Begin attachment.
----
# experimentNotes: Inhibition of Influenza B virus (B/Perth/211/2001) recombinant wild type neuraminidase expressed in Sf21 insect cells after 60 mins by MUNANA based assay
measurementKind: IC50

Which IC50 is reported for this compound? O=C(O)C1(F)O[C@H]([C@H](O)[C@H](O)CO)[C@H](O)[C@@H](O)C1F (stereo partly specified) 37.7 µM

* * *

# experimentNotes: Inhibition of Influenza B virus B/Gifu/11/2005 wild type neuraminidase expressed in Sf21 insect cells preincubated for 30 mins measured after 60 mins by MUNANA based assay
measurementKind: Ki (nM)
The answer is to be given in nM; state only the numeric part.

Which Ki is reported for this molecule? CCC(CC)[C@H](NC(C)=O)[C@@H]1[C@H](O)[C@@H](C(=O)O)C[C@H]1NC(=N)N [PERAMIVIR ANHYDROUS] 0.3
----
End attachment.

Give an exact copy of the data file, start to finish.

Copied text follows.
# experimentNotes: Inhibition of Influenza B virus (B/Perth/211/2001) recombinant wild type neuraminidase expressed in Sf21 insect cells after 60 mins by MUNANA based assay
measurementKind: IC50

Which IC50 is reported for this compound? O=C(O)C1(F)O[C@H]([C@H](O)[C@H](O)CO)[C@H](O)[C@@H](O)C1F (stereo partly specified) 37.7 µM

* * *

# experimentNotes: Inhibition of Influenza B virus B/Gifu/11/2005 wild type neuraminidase expressed in Sf21 insect cells preincubated for 30 mins measured after 60 mins by MUNANA based assay
measurementKind: Ki (nM)
The answer is to be given in nM; state only the numeric part.

Which Ki is reported for this molecule? CCC(CC)[C@H](NC(C)=O)[C@@H]1[C@H](O)[C@@H](C(=O)O)C[C@H]1NC(=N)N [PERAMIVIR ANHYDROUS] 0.3